Change Foods awarded $1M Government Grant

Change Foods, an Australian-U.S. precision fermentation start-up, has been awarded an AU$1M Australian Commonwealth Government grant to research...
May 10, 2022 AU/NZ news
Change Foods awarded $1M Government Grant
QUT prof. Ian O'Hara, Change Foods research scientist Dr. Nida Murtaza, Ms. Angie Bell MP; Federal Member for Moncrieff , Senator the Hon Bridget McKenzie, Change Foods Lead research scientist Dr. Nayana Pathiraja.

Change Foods, an Australian-U.S. precision fermentation start-up, has been awarded an AU$1M Australian Commonwealth Government grant to research the upcycling of Queensland sugarcane into a feedstock for its precision fermentation products. Queensland produces 30 million tons of sugarcane annually, resulting in 10 million tons of residual cane fiber, which Change Foods can convert into valuable feedstock, reducing waste and promoting a circular economy. 

The grant will support a research collaboration between Change Foods and the Queensland University of Technology [QUT], which David Bucca, Founder and CEO of Change Foods, called “a dynamic opportunity for public-private partnership with the Federal government and QUT.

Change Foods was awarded the grant as part of the Federal Securing Raw Materials Program, which aids the expansion of regional business operations and strengthens ties with regional Universities.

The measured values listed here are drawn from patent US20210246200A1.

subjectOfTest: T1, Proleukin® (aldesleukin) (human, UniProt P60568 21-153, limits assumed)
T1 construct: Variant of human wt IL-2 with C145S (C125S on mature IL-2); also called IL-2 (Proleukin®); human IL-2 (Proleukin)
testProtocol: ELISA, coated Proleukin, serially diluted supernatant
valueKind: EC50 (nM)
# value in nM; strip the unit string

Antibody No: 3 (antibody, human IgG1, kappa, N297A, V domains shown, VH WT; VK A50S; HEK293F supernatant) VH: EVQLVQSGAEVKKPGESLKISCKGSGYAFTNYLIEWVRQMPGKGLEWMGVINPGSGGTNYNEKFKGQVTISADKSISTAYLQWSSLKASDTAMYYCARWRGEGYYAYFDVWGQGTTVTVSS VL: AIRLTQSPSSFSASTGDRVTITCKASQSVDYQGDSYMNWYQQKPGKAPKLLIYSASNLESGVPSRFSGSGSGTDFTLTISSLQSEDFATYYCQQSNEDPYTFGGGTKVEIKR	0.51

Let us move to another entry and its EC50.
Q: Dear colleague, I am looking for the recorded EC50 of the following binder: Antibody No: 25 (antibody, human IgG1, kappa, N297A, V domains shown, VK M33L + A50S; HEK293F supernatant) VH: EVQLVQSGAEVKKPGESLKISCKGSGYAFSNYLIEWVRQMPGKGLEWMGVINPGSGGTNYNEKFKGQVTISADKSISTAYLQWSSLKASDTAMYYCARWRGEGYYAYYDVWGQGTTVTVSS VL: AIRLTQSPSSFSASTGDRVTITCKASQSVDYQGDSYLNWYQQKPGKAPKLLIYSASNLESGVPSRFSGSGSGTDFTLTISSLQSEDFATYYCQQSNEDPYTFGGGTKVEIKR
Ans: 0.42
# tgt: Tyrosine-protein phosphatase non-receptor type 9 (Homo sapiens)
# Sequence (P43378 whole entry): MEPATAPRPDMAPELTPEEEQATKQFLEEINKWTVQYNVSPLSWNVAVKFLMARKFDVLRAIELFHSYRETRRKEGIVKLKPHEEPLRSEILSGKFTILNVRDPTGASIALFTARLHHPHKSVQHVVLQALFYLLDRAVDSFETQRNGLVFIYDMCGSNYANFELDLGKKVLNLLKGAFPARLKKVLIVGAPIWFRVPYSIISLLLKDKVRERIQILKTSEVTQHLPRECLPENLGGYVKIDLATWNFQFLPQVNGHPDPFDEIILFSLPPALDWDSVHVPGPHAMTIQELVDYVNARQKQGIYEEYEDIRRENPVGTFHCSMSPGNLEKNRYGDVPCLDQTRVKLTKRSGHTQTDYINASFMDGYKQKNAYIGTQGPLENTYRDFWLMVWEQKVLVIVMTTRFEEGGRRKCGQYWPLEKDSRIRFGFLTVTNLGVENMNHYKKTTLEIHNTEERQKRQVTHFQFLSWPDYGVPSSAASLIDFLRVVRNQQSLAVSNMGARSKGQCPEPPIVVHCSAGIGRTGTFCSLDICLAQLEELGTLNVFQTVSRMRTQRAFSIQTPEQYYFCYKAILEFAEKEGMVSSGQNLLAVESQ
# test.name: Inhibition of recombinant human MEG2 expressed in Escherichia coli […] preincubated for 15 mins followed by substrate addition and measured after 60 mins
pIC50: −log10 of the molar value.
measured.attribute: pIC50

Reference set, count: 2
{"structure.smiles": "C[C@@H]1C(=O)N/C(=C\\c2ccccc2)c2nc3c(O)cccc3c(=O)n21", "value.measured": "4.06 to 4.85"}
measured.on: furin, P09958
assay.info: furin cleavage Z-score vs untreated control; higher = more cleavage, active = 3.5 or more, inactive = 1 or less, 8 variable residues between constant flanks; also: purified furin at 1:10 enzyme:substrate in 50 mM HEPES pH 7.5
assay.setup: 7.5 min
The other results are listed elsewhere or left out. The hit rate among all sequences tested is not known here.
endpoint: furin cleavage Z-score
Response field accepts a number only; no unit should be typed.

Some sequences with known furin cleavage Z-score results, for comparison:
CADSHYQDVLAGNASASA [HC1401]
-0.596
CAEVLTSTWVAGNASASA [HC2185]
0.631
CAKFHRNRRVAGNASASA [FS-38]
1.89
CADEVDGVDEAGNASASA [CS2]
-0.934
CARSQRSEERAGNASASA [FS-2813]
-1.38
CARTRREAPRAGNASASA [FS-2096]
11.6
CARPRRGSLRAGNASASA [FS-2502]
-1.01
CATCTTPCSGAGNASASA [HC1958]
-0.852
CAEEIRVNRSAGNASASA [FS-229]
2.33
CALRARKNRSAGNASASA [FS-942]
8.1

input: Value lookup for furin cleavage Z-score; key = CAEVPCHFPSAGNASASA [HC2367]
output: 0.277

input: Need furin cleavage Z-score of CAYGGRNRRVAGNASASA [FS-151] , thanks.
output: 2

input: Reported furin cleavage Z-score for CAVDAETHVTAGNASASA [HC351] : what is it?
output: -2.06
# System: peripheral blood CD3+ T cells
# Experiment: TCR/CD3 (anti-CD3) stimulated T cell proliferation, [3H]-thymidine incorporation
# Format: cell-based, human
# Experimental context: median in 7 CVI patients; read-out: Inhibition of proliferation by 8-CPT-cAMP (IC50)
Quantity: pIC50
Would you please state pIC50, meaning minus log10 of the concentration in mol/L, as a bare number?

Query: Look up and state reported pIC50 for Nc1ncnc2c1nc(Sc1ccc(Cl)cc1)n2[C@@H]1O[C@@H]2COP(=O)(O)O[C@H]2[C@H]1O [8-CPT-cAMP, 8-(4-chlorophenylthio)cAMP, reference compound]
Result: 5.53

“We want to prioritise and strengthen our valuable partnerships between Australian businesses, our world-class research institutions and regional communities, ensuring regional Australia is at the forefront of innovation and change,” explained Ms. Angie Bell, MP and Federal Member for Moncrieff. 

Change Foods said their strong partnership with QUT positioned them well to secure the grant. Tom Davies, Vice President of Research and Operations (APAC) for Change Foods, also pointed to the recognition that Queensland,with a wealth of world-leading microbiologists and access to sugarcane waste – is “uniquely positioned to benefit from the shift to synthetic biology and future food manufacturing.”

Using precision fermentation technology, feedstock produced from the sugarcane fibre will be fed to specialised microbes that produce the milk protein, casein. This protein is a key component in cheese production, which Change Foods will use to  produce animal-free dairy products, starting first with cheese. The company is aiming for an initial market launch of its first cheese products in the U.S. in late 2024. 

Following recent funding for plant protein production in South Australia, this grant is the latest from the Australian Government for an alternative proteins company and indicates growing support for the industry within Australia.

READ MORE: Change Foods Awarded $1 Million Grant for Development of Sustainable Feedstock for Animal-Free Dairy [Protein Report] 


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